The current SCHIP debate is about more than just children’s health coverage. Behind the rhetoric from both sides lies the struggle to define the future of health care in America. One side in the debate is using SCHIP (State Children’s Health Insurance Program) reauthorization to incrementally expand the role of government in the health care system. The other is trying to minimize the role of government and argues for a more market-based solution to the troubles in the health care system.

The reauthorization bills passed in the House and Senate should raise concern among those who want to preserve the current private sector health care system. The bills not only expand the scope of the program beyond its original mission but also replace private coverage with public coverage, sending the bill to current and future taxpayers.

First, the expansion plans are poorly targeted. The original intent of SCHIP was to help states address the needs of targeted low income, uninsured children. Generally, this population was defined as those uninsured children in household with income levels at or below 200 percent of the federal poverty level (FPL). Both bills, however, would open eligibility far above this threshold. The Senate bill expands eligibility to 300 percent of the FPL and provides exceptions for states above this mark. The House bill seemingly has no income cap.

The bills also expand eligibility to include pregnant women and open avenues for other populations, such as parents and childless adults. While some would argue that these expansions are optional, the enhanced matching rate makes such options irresistible to states, especially those that are able to raise the necessary revenue.

Both The House And Senate Bills Would Move The Country
More Toward A Government-Run Health Care System

Second, both bills would fundamentally change the dynamics of the health care system by moving further from a private market-based system to a government-run system. The bills would inevitably encourage those with private coverage to drop it in favor of SCHIP. Today, families at all income levels enjoy private coverage. The Congressional Budget Office has warned that this “crowding out” would be extensive. The CBO estimates that 50 percent of children in families with income between 100 and 200 percent FPL have private coverage. For those between 200 and 300 percent FPL—the key demographic that these bills are targeting—this number jumps to 77 percent, and to 89 percent for those between 300 percent and 400 percent FPL. SCHIP expansions upward of 400 percent FPL would result in 71 percent of all children being eligible for either SCHIP or Medicaid.

Some argue that SCHIP and Medicaid do, in fact, offer private coverage because they can contract with private health insurers. But contracting with a private health insurer to administer a government-designed and -regulated plan is not the same as having a private market where plans compete for enrollees based on benefit design and price.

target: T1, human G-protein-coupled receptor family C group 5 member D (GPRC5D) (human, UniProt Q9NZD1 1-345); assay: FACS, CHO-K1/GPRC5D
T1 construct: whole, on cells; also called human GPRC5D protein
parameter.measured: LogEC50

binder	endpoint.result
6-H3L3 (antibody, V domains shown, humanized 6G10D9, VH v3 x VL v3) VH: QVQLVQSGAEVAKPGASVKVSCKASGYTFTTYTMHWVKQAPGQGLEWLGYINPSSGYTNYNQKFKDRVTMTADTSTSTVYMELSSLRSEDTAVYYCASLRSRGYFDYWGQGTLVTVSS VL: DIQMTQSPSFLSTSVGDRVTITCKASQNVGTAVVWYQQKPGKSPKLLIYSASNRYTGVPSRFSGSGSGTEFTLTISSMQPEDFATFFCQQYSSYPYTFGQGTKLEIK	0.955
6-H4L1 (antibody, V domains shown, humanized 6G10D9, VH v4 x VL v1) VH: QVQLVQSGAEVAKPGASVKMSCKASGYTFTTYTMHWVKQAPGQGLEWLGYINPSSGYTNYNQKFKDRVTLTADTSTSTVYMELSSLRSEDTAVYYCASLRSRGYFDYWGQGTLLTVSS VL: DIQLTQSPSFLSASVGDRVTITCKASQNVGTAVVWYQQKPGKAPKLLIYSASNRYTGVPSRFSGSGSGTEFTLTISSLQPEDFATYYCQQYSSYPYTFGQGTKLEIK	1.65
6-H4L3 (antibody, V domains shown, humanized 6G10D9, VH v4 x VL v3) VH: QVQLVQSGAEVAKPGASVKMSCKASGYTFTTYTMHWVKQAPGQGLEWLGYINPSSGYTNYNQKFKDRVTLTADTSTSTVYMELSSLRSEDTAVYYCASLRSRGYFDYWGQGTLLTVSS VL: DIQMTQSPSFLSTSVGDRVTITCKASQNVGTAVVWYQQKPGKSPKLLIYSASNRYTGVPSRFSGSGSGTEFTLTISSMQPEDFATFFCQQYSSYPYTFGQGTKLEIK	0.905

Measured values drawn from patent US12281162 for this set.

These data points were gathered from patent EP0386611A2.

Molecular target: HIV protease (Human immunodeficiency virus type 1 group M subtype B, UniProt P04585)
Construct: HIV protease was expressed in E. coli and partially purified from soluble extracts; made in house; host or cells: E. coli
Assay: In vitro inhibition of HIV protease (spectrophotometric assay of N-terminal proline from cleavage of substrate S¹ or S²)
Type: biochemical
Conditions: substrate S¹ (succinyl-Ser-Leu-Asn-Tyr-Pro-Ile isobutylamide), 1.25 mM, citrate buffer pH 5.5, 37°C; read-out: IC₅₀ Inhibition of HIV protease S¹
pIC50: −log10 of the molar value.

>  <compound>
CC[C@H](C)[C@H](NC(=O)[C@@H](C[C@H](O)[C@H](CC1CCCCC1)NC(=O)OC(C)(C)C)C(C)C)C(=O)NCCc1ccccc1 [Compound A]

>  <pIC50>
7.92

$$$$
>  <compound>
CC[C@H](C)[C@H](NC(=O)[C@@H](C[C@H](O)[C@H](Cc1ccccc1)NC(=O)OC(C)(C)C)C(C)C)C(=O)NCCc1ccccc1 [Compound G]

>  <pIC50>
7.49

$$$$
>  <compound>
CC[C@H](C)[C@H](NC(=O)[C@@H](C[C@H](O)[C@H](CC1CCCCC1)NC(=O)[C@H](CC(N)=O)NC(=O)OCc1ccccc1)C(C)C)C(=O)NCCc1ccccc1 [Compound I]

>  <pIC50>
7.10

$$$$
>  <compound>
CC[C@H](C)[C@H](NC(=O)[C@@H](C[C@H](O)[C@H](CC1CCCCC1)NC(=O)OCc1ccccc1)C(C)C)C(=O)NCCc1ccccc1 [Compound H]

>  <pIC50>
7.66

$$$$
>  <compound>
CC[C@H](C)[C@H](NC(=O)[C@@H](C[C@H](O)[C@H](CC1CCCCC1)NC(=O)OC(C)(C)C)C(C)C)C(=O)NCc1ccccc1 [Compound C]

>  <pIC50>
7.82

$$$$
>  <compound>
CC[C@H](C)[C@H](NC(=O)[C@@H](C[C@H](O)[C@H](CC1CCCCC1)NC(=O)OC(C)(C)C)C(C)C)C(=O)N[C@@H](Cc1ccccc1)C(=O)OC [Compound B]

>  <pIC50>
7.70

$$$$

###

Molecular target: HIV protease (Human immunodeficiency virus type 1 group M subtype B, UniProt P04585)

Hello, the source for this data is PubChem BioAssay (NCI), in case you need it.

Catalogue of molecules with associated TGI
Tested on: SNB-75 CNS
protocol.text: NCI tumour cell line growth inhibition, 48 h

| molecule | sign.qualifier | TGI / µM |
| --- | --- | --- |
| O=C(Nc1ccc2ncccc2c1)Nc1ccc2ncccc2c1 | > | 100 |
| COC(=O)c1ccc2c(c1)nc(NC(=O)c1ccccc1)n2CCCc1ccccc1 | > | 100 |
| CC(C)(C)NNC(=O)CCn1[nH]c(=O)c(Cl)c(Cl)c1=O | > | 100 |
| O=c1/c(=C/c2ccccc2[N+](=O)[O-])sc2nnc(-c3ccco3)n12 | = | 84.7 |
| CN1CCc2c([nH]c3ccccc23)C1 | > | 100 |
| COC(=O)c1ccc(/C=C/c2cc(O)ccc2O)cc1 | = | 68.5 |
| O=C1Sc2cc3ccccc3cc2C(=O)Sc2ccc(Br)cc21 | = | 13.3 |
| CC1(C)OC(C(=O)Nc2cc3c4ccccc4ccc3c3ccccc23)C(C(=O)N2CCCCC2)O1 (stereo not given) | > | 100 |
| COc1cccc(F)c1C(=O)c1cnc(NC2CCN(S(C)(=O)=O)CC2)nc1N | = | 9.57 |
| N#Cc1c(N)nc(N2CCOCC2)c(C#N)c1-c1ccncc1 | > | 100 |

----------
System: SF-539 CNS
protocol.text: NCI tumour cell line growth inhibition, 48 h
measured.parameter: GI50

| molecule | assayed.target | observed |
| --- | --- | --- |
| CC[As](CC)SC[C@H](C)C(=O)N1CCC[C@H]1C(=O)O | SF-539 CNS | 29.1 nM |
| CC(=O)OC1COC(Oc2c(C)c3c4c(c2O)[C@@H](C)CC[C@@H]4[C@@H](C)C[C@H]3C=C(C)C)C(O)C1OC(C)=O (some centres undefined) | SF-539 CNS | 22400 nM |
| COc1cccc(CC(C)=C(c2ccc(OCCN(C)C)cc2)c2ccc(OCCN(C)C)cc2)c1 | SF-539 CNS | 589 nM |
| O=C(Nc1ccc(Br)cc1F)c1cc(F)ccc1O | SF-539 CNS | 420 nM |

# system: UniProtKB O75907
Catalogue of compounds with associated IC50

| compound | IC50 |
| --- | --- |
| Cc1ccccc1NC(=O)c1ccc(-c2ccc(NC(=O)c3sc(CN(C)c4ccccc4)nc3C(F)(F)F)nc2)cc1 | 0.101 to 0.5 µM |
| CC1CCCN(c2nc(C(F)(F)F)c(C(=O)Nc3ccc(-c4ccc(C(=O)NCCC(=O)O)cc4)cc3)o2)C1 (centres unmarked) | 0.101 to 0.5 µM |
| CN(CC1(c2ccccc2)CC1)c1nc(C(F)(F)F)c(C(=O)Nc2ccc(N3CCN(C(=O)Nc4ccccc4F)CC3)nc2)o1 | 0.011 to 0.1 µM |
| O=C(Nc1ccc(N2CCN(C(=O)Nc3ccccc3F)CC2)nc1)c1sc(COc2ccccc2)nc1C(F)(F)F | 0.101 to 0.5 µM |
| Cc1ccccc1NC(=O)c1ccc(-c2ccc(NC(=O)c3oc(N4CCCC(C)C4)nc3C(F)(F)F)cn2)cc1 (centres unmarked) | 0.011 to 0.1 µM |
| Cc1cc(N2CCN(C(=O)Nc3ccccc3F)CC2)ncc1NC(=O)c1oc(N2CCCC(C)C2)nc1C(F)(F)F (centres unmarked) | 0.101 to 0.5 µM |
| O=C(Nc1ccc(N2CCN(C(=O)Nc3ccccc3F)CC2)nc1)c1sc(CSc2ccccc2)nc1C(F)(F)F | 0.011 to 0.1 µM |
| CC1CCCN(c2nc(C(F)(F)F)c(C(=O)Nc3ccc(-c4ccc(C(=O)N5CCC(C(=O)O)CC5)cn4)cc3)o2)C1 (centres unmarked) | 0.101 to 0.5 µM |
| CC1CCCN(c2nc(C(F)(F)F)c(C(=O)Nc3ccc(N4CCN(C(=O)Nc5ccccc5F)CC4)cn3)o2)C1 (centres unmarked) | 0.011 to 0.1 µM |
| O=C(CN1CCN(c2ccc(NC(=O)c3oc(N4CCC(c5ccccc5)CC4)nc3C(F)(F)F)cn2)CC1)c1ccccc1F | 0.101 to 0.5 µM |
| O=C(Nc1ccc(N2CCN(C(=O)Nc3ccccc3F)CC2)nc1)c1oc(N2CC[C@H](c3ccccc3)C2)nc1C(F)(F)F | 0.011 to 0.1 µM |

Finally, these proposals would increase the burden on taxpayers to finance this ever-expanding health care program. The original structure of SCHIP created a block grant, not an open-ended entitlement. However, under the reauthorization bills, SCHIP evolves from a block grant into a quasi-entitlement. A new health entitlement is the last thing we need when Medicare is $32 trillion out of long-term balance. The bills pay significant attention to finding all eligible but unenrolled children, and increased demand on the program will inevitably increase federal and state obligations. If the recent experiences with “shortfall” states, states that have overspent their federal allotments, are any example, states will certainly demand more from the federal government, and Congress will buckle and oblige them.

With Presidential veto threats on both bills, the conference for these bills will be interesting and hopefully will lead to some second thoughts. Congress should either do a simple SCHIP reauthorization that avoids the contentious and problematic policy changes that move the program into a dangerous new direction, or it should have an honest debate on reforming the health care system as a whole that includes reforming the tax treatment of health insurance and encouraging innovation at the state level. Combining better enrollment of children currently eligible for SCHIP with a tax credit for lower-income families, and encouragement to states to try bold new approaches, was the three-part proposal a few months ago from a “common ground” group including the Chamber of Commerce, Families USA and the American Medical Association. These solutions, unlike a large SCHIP-only expansion, would protect and improve the private health insurance market as the cornerstone of America’s health care system, and would help children, their parents, and all Americans afford and access private health insurance.